Takedowns Made Simple

Takedowns Made Simple

One of the least trained aspect of the Brazilian Jiu Jitsu is the takedown.  On a very basic level, the evolution of BJJ has been focused on ground techniques.  But ironically, competitive matches begin on the feet and arguably most self-defense altercations begin while we are standing.  Another reason takedown training is usually one of the least trained aspects of the average practitioner's game is due to safety.  Repetitive takedowns can be very physically demanding and sometimes damaging.  Many schools and academies do not have proper training mats or crash pads to effectively drill intense takedowns without causing harm.  Regardless of these facts, it goes without saying that adding some takedown training to your BJJ would be crucial to make sure you are at least aware of some the basic principles.

Once you've begun to add very simple takedowns to your arsenal, it will be beneficial to look to other grappling arts which have a more complete and broad array of techniques to learn from.  Wrestling and judo, arguably, have the most complete and developed system of takedown techniques.

In the video below, you will see  two very simple takedown techniques that you can implement into your game plan almost immediately.

 

 The armdrag for the takedown

A key element of many takedowns in to force a direction change of your opponent's body.  In this example, a simple arm drag motion is used to bring the opponent forward close to you.  Once you've established this motion, the arm drag must be abandoned in favor of securing the underhook.

The leg trip for the takedown

 Now that you've established the underhook, you will drive into the opponent and wrap your forward driving leg around their leg to trip them and take them down.  As long as the underhook is maintained along with forward pressure, the opponent cannot reestablish any control and must begin working on what they are going to do once you pass their guard.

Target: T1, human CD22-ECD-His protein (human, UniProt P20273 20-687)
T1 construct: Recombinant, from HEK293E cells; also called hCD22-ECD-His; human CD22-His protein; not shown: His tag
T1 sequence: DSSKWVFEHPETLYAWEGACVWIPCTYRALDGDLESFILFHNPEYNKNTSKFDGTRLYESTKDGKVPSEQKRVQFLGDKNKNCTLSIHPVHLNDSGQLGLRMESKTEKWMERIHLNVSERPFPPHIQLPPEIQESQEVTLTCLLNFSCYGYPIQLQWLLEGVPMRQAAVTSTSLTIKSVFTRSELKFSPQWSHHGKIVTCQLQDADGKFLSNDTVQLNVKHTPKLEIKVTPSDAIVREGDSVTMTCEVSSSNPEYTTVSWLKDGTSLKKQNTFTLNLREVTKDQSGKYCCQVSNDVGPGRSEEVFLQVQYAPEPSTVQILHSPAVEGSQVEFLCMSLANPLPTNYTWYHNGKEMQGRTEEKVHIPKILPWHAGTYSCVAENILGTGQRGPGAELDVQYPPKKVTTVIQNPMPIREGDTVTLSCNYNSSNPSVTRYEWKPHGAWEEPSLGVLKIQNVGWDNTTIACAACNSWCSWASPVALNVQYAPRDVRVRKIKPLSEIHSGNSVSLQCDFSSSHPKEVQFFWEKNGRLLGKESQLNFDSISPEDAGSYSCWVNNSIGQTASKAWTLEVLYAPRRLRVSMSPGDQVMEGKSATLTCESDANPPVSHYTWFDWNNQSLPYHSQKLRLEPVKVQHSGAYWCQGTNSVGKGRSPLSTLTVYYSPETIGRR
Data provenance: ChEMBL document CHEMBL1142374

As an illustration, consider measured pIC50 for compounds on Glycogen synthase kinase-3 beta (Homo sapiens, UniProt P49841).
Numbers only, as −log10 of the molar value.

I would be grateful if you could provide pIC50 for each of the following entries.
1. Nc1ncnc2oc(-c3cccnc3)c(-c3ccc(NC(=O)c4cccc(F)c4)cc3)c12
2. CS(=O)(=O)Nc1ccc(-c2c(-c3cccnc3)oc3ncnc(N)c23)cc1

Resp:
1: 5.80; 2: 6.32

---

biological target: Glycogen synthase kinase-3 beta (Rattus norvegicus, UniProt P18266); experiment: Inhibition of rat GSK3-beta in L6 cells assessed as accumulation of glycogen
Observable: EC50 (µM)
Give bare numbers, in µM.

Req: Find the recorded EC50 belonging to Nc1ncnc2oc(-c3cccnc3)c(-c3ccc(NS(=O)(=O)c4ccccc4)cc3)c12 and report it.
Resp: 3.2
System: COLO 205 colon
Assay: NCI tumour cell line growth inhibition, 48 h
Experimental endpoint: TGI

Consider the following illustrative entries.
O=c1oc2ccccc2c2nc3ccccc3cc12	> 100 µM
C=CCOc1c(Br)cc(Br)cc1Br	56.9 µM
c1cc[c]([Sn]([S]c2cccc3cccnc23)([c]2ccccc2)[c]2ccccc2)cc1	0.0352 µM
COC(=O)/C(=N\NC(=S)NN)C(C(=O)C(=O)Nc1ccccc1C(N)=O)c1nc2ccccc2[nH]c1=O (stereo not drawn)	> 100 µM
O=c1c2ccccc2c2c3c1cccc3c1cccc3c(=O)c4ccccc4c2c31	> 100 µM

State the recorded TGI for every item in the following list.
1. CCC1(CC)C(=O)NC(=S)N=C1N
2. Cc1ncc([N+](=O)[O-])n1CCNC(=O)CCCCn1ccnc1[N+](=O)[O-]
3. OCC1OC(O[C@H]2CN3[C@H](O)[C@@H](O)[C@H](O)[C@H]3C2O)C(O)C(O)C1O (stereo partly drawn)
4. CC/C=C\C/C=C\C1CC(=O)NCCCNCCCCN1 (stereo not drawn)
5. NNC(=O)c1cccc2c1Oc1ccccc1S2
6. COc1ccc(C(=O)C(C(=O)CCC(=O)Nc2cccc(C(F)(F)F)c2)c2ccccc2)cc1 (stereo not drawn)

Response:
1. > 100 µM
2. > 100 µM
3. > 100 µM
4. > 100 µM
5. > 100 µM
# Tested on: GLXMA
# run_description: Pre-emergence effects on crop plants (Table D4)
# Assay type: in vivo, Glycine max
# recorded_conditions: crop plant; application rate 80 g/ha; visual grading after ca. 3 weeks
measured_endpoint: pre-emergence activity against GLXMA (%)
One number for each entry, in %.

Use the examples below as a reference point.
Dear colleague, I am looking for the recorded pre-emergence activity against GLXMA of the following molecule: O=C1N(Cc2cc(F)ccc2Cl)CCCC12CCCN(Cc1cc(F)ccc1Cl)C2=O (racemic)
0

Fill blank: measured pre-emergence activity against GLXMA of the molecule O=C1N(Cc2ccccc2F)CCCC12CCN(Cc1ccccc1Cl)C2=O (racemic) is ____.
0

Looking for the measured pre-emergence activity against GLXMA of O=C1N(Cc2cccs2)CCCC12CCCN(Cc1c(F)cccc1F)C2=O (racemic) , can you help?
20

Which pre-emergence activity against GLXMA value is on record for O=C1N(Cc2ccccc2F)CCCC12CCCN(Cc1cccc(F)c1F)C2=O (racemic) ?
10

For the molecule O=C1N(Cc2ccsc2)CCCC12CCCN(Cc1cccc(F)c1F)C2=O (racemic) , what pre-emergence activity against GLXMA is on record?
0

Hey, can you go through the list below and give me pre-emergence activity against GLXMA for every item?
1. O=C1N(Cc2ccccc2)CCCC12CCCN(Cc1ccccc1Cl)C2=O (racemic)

If you want to explore the take down weapons of one of the top judokas and BJJ practitioners today, check out this piece from BJJ Fanatics about Travis Stevens.

 No matter what level of BJJ practitioner you are, it's never too early or late to begin adding some take down training into your drilling.  Whether you are preparing for competitions or just wanting to feel a little more well-rounded, take downs are essential for understanding how to get the game to the ground.  Start slow and start as simple as you can.  Make sure you have a safe environment that affords you the opportunity to drill and develop the proper techniques without possibility of injury.  And then once, you've begun studying them, you will want to expand your horizons into the worlds of wrestling or judo to further complement the training you are doing in BJJ.

If you want to expand your take down repertoire, look no further than judo champions Jimmy Pedro and his student and BJJ black belt Travis Stevens.  Their "Takedown Blueprint" DVD Series is available here for only $67 today!

 

 

 

 


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